‘Ah, excellent.  Which book are you on?’
     ‘Not very far I’m afraid.  Just finished the fifth book.’
     ‘Okay.  What else?’
     ‘Outlander series by Diana Gabaldon.’
     ‘Is that one they’ve made into a T.V. series?’
     ‘Yes,’ I say disappointedly.
     ‘Not going to watch then?’
     ‘Eh.  I may watch an episode just to see.  Out of curiosity.  But I don’t think there’s any hope to a T.V. show or movie matching the world in my head.’
     ‘Yeah.  What’s the name of the bloke in it?’
     ‘The actor in the show?  Or the character?’
     ‘The character.’
     ‘Jamie “I will never be satisfied by another man” Fraser.’  This elicits a hearty laugh.  Score.
     ‘That’s quite a moniker.’
     I smile sheepishly.  ‘Um, and right now I’m making my way through the Wheel of Time series by Robert Jordan.’
     ‘Oh, I haven’t heard of that one.  What’s it about?’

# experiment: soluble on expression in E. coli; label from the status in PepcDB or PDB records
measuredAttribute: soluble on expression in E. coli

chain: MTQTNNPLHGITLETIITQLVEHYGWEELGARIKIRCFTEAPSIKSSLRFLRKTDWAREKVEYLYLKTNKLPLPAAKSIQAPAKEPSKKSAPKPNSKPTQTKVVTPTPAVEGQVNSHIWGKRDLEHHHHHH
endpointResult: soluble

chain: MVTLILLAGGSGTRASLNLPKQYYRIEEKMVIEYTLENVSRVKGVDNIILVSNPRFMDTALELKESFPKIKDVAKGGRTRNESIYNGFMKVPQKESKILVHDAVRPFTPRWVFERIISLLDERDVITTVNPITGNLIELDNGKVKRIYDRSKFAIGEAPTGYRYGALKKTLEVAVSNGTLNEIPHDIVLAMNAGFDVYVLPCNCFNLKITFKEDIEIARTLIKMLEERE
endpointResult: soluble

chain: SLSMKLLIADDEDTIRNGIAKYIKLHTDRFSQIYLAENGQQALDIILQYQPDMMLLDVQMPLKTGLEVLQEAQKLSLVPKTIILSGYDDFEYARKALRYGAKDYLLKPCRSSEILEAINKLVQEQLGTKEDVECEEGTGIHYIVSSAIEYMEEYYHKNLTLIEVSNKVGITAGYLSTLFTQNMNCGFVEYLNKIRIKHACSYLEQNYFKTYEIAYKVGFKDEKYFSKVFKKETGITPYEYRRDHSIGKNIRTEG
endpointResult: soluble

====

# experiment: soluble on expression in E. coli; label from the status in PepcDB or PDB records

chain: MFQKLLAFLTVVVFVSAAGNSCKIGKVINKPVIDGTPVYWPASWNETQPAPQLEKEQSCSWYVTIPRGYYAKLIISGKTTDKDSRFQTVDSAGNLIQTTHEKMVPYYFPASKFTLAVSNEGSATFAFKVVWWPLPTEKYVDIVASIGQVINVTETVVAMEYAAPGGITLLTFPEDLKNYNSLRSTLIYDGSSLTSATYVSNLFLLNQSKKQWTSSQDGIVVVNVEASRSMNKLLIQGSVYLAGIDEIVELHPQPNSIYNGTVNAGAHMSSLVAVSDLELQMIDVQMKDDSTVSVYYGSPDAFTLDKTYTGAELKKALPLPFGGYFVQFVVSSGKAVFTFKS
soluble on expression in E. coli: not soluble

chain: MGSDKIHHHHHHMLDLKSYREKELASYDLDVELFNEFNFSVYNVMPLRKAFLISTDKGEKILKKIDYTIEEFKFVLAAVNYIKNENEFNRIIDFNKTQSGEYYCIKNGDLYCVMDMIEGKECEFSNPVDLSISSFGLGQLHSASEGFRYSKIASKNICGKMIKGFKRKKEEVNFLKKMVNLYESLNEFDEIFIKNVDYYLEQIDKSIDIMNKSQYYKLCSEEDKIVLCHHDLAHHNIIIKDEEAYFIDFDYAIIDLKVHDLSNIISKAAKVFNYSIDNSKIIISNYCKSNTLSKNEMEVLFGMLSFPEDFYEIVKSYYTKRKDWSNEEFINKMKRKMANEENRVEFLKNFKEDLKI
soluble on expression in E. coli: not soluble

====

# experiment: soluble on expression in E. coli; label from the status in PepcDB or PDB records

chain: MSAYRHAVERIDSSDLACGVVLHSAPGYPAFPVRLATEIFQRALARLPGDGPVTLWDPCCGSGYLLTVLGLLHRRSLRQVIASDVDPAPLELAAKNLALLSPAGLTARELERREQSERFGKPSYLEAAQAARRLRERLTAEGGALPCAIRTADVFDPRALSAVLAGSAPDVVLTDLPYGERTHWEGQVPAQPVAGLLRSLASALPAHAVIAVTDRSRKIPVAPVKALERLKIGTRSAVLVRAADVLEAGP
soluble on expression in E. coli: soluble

‘Well, it’s a bit like Sword of Truth, actually.  Similar character types and of course the epic hero’s journey.  Only Wheel of Time follows more than one hero, so it’s more the heroes' journeys.’
     ‘Really?  And it’s called Wheel of Time?’
     ‘Yeah.  The first book is called Eye of the World.’
     ‘I’ll have to check that out.  I liked the Sword of Truth series.’
     ‘Wheel of Time isn’t quite as dark as Sword of Truth.  It’s like a PG-13 ensemble version of Sword of Truth.’
     He laughs again.  ‘Okay.’

*** Thus ended my allotted hour to write.  Until next time. ***